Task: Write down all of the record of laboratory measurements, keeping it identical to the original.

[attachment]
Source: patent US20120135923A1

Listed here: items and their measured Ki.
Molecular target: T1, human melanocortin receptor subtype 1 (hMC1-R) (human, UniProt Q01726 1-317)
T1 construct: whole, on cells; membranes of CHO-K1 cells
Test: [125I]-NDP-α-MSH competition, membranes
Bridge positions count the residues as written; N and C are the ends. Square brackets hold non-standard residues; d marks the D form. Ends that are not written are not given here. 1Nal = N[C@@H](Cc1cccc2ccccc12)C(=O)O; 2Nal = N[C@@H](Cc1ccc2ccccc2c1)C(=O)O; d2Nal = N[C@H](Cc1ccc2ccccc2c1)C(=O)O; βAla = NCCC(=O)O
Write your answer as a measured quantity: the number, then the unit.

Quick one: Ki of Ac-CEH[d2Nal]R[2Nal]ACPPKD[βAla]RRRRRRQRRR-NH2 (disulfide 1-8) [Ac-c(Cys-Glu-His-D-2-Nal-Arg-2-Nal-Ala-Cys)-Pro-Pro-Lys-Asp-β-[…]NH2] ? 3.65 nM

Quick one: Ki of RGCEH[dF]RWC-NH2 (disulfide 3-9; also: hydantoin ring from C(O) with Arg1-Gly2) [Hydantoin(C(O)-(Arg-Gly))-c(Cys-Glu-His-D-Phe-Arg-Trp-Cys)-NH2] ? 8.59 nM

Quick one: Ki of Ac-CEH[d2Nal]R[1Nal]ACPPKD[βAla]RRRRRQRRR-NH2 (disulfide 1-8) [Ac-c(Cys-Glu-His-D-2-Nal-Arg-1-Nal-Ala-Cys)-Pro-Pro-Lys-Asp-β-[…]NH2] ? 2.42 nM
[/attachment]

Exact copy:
Source: patent US20120135923A1

Listed here: items and their measured Ki.
Molecular target: T1, human melanocortin receptor subtype 1 (hMC1-R) (human, UniProt Q01726 1-317)
T1 construct: whole, on cells; membranes of CHO-K1 cells
Test: [125I]-NDP-α-MSH competition, membranes
Bridge positions count the residues as written; N and C are the ends. Square brackets hold non-standard residues; d marks the D form. Ends that are not written are not given here. 1Nal = N[C@@H](Cc1cccc2ccccc12)C(=O)O; 2Nal = N[C@@H](Cc1ccc2ccccc2c1)C(=O)O; d2Nal = N[C@H](Cc1ccc2ccccc2c1)C(=O)O; βAla = NCCC(=O)O
Write your answer as a measured quantity: the number, then the unit.

Quick one: Ki of Ac-CEH[d2Nal]R[2Nal]ACPPKD[βAla]RRRRRRQRRR-NH2 (disulfide 1-8) [Ac-c(Cys-Glu-His-D-2-Nal-Arg-2-Nal-Ala-Cys)-Pro-Pro-Lys-Asp-β-[…]NH2] ? 3.65 nM

Quick one: Ki of RGCEH[dF]RWC-NH2 (disulfide 3-9; also: hydantoin ring from C(O) with Arg1-Gly2) [Hydantoin(C(O)-(Arg-Gly))-c(Cys-Glu-His-D-Phe-Arg-Trp-Cys)-NH2] ? 8.59 nM

Quick one: Ki of Ac-CEH[d2Nal]R[1Nal]ACPPKD[βAla]RRRRRQRRR-NH2 (disulfide 1-8) [Ac-c(Cys-Glu-His-D-2-Nal-Arg-1-Nal-Ala-Cys)-Pro-Pro-Lys-Asp-β-[…]NH2] ? 2.42 nM